After the long period of Russian annexation and eventual abolition of Georgian monarchy and autocephalous status of the Georgian church by the Russian empire, Georgia plunged into cultural and national disintegration. Georgian churches and monasteries were governed by the Russian clergy who outlawed the Georgian liturgy and desecrated medieval Georgian frescos on various churches all across Georgia. Between the years of 1855 to 1907, the Georgian patriotic movement was launched under the leadership of Prince Ilia Chavchavadze, world renowned poet, novelist and orator. Chavchavadze financed new Georgian schools and supported the Georgian national theatre. In 1877 he launched the newspaper Iveria which played an important part in reviving Georgian national consciousness. His strive for national awakening was welcomed by the leading Georgian intellectuals of that time, Giorgi Tsereteli, Ivane Machabeli, Akaki Tsereteli, Niko Nikoladze, Alexander Kazbegi, Iakob Gogebashvili, etc.

The Georgian inteligencia made the statement which supported Prince Chavchavadzes aims for Georgian independence by declaring: "Our patriotism is of course of an entire different kind: it consists solely in a sacred feeling towards our mother land: ... in it there is no hate for other nations, no desire to enslave anybody, no urge to impoverish anybody. Out patriots desire to restore Georgia's right to self-government and their own civic rights, to preserve their national characteristics and culture, without which no people can exist as a society of human beings."

The last decades of the nineteenth century witnessed a Georgian literary revival in which there emerged writers of a stature unequalled since the Golden Age of Rustaveli seven hundred years before. Ilia Chavchavadze himself excelled alike in lyric and ballad poetry, in the novel, the short story and the essay. Apart from Ilia, the most universal literary genius of the age was Akaki Tsereteli, known as "the immortal nightingale of the Georgian people." Along with Niko Nikoladze and Iaskog Gogebashvili, these literary figures of Georgia contributed significantly in national revival and of the Georgian culture therefore designated by the people as the founding fathers of modern Georgia.

 

 

 

 

 

Monument of Ilia Chavchavadze und Akaki Tsereteli in Tbilisi 

 

King Erekle II of Kartli and Kakheti (7 November 1720 or 7 October 1721 – 11 January 1798)

 

In 1769-1772, a handful of Russian troops of General Totleben battled against Turkish invaders in the Georgian kingdoms of Imereti and Kartl-Kakheti.

In 1783 Russia and the eastern Georgian kingdom of Kartl-Kakheti (which was devastated by Turkish and Persian invasions ) signed the Treaty of Georgievsk, according to which Kartl-Kakheti was to protection by Russia.

On January 8, 1801 Tsar Paul I of Russia signed a decree on the incorporation of Georgia (Kartli-Kakheti) within the Russian Empire which was confirmed by Tsar Alexander I on September 12, 1801. The Georgian envoy in Sankt Petersburg Garsevan Chavchavadze reacted with a note of protest that was presented to the Russian vice-chancellor Alexander Kurakin. In May 1801 Russian General Carl Heinrich Knorring dethroned the Georgian heir to the throne David Batonishvili and deployed a government headed by General Ivan Petrovich Lasarev.

A part of the Georgian nobility didn't accept the decree until April 1802 when General Knorring compassed the nobility in Tbilisi's Sioni Cathedral and forced them to take an oath on the imperial crown of Russia. Those who disagreed were arrested temporarily.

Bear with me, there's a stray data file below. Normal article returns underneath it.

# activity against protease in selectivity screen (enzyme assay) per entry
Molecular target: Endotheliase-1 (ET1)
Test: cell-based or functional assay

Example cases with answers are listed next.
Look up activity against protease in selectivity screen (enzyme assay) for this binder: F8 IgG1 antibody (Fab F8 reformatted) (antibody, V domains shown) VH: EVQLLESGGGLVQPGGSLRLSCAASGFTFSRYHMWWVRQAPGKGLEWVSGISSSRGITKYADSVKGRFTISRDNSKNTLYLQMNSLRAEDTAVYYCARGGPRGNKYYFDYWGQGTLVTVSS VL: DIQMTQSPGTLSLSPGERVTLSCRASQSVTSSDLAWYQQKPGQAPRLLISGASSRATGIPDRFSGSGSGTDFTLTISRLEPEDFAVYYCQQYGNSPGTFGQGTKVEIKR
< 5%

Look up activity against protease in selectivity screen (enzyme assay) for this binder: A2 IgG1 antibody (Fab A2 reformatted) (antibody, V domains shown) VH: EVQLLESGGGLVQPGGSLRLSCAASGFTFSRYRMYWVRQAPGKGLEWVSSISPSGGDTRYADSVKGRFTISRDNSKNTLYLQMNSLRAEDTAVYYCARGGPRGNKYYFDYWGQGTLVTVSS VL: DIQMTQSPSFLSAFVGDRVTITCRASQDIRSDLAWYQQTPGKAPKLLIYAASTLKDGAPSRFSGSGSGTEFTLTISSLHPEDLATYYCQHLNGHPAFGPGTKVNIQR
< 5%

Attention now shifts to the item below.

The country was fully absorbed into the Russian Empire by 1804. In the summer 1805 Russian troops on the river Askerani and near Zagam defeated the Persian army, saving Tbilisi from its attack. In 1810, the kingdom of Imereti (Western Georgia) was annexed by the Russian Empire after the suppression of King Solomon II's resistance. From 1803 to 1878, as a result of numerous Russian wars against Turkey and Iran, several formerly Georgian territories were annexed to the Russian Empire. These areas (Batumi, Artvin, Akhaltsikhe, Poti, and Abkhazia) now represent the majority of the territory of the present state of Georgia.

Georgian dissatisfaction with Tsarist autocracy and Armenian economic domination led to the development of a national liberation movement in the second half of the 19th century. A large-scale peasant revolt occurred in 1905 which led to political reforms that eased the tensions for a period. During this time, the Marxist Social Democratic Party became the dominant political movement in Georgia, occupying all the Georgian seats in the Russian State Duma established after 1905. Josef Vissarionovich Djugashvili (also known as Joseph Stalin), a Georgian Bolshevik, became a leader of the revolutionary (and anti-Menshevik) movement in Georgia.

 

 

 

                              Georgian states between CA. 1450 and 1515, Andrew Andersen

 

In 15th century the whole area changed dramatically in all possible aspects: linguistic, cultural, political, etc. During that period the Kingdom of Georgia turned into an isolated, fractured Christian enclave, a relic of the faded East Roman epoch surrounded by Muslim, predominantly Turco-Iranian-Arabic world.

By the middle of the 15th century, most of Georgia’s old neighbor-states disappeared from the map within less than a hundred years. The fall of Constantinople to the Ottoman Turks in 1453 sealed the Black Sea and cut the remnants of Christian states of the area from Europe and the rest of the Christian world. Georgia remained connected to the West through contact with the Genoese colonies of the Crimea.